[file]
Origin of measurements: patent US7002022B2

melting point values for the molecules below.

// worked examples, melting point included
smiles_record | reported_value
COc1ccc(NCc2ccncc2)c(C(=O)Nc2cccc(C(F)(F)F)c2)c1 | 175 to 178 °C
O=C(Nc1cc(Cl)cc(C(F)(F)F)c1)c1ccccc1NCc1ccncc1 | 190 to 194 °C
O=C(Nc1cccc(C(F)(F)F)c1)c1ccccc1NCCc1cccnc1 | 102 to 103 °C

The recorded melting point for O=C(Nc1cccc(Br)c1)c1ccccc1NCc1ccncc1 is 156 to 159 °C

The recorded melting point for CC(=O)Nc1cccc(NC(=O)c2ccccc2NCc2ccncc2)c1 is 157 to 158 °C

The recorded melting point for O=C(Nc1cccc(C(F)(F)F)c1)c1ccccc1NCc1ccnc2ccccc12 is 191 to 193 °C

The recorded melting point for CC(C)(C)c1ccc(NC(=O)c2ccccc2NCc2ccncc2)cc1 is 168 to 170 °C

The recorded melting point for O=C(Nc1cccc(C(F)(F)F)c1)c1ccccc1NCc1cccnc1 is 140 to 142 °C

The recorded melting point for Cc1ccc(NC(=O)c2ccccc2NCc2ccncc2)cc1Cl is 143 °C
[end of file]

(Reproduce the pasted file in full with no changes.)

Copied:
Origin of measurements: patent US7002022B2

melting point values for the molecules below.

// worked examples, melting point included
smiles_record | reported_value
COc1ccc(NCc2ccncc2)c(C(=O)Nc2cccc(C(F)(F)F)c2)c1 | 175 to 178 °C
O=C(Nc1cc(Cl)cc(C(F)(F)F)c1)c1ccccc1NCc1ccncc1 | 190 to 194 °C
O=C(Nc1cccc(C(F)(F)F)c1)c1ccccc1NCCc1cccnc1 | 102 to 103 °C

The recorded melting point for O=C(Nc1cccc(Br)c1)c1ccccc1NCc1ccncc1 is 156 to 159 °C

The recorded melting point for CC(=O)Nc1cccc(NC(=O)c2ccccc2NCc2ccncc2)c1 is 157 to 158 °C

The recorded melting point for O=C(Nc1cccc(C(F)(F)F)c1)c1ccccc1NCc1ccnc2ccccc12 is 191 to 193 °C

The recorded melting point for CC(C)(C)c1ccc(NC(=O)c2ccccc2NCc2ccncc2)cc1 is 168 to 170 °C

The recorded melting point for O=C(Nc1cccc(C(F)(F)F)c1)c1ccccc1NCc1cccnc1 is 140 to 142 °C

The recorded melting point for Cc1ccc(NC(=O)c2ccccc2NCc2ccncc2)cc1Cl is 143 °C